Casey Fiesler poses with two new Robotics Engineer Barbies.  She consulted with toymaker Mattel on a book that accompanies the dolls and explains the basics of coding.

Hayley Sanchez/CPR News

When toymaker Mattel introduced its first Computer Engineer Barbie a few years back, Casey Fiesler found a lot not to like. In fact Fiesler thought the backstory Mattel made up for Barbie was so bad it must be a satire.  Mattel had Barbie designing -- but not coding -- a videogame, and relying on two male friends to debug her computer.

In just a few hours, Fiesler, then a doctoral student and now an assistant professor of information science at the University of Colorado, tapped out a "remix" of the story.  This time, Barbie led the team that designed and coded the game.  It wasn't long before Fiesler's remix, and her critique of the doll, went viral.  

In 2016, Mattel made a second attempt at a Barbie that would encourage girls to consider careers in the STEM -- Science, Technology Engineering and Math -- fields. This one was called Game Developer Barbie, and Fiesler gave it a positive review.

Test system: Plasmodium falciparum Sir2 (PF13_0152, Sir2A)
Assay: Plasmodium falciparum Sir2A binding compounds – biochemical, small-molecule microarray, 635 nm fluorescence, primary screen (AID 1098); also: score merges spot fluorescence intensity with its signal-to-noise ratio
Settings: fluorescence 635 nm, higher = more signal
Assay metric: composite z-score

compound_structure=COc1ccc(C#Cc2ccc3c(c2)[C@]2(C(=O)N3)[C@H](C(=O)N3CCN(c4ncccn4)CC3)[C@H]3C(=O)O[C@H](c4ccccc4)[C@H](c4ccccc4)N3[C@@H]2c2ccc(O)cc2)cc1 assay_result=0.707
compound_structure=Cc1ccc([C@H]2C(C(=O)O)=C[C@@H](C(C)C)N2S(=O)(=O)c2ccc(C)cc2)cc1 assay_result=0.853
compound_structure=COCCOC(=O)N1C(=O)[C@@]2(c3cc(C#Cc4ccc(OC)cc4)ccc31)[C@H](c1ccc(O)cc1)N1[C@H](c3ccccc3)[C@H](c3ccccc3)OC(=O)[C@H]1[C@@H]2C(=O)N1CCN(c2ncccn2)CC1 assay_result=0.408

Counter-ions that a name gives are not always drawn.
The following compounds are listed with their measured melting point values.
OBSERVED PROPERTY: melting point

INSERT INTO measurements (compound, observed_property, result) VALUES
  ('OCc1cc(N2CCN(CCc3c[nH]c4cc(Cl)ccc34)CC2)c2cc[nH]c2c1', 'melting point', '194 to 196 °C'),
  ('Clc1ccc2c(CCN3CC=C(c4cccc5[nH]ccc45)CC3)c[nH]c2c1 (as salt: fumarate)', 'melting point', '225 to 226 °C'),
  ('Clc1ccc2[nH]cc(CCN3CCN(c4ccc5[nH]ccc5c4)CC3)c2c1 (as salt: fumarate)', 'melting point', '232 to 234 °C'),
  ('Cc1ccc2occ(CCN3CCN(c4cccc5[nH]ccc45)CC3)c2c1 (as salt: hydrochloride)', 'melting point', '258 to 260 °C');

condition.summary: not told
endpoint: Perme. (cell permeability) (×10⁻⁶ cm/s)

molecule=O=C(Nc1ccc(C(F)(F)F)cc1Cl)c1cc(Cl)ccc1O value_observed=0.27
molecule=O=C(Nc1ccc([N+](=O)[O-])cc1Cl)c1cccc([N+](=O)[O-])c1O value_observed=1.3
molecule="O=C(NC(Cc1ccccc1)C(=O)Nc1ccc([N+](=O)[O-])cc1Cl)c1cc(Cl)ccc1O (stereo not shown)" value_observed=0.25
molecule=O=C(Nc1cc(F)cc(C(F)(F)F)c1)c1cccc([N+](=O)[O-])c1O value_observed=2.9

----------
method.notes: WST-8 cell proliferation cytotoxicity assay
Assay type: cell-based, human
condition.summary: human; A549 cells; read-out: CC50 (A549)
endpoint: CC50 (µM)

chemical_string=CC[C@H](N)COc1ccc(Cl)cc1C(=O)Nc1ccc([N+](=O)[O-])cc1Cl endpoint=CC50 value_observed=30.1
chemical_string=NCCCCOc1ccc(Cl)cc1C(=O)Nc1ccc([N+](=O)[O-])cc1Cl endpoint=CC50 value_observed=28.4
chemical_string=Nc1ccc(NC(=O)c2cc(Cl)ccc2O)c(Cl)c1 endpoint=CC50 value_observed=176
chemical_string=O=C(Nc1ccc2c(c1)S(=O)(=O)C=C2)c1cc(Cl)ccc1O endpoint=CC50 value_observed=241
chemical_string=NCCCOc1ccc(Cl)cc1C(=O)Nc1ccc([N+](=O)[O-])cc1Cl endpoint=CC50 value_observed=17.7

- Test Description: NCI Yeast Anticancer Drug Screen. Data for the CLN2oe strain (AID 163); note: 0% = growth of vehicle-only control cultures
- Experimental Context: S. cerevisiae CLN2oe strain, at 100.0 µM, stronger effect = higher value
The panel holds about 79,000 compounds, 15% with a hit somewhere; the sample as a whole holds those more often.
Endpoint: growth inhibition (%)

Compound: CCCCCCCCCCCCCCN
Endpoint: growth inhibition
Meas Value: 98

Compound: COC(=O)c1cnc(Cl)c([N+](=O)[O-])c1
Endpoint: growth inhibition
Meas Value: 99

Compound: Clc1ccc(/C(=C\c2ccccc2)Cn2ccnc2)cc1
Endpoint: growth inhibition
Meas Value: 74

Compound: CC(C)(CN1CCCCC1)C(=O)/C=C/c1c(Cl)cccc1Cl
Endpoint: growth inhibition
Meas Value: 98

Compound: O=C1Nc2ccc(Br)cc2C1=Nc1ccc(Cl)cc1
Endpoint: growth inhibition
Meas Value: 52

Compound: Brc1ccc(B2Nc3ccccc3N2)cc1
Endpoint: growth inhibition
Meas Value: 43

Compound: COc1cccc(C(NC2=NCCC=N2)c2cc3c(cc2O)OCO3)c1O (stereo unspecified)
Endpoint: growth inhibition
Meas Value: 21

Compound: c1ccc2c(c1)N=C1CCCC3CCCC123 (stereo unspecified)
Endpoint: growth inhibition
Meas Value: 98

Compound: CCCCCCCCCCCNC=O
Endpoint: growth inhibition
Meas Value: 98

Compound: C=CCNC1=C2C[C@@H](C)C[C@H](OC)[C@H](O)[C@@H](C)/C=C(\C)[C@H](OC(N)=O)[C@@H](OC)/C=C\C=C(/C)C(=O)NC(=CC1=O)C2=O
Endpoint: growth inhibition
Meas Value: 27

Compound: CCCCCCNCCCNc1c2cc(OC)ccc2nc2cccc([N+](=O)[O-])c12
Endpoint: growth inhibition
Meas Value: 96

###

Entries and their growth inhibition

Somewhere along the way, Mattel picked up on what Fiesler calls her "Barbie punditry." About a year ago, the company called her in to consult on a book called "Code Camp With Barbie and Friends," that introduces coding concepts. The book accompanies Mattel's new Robotics Engineer Barbie, whose look has changed along with her career choice. She wears practical but trendy clothes and carries a laptop and a small robot. Mattel has also partnered with the educational programming site Tynker to offer free online coding lessons starring the doll.

Colorado holds a special place in Barbie history. Mattel's co-founder, and Barbie's creator, was Ruth Handler, who grew up in Denver. Handler named Barbie and Ken after her daughter and son.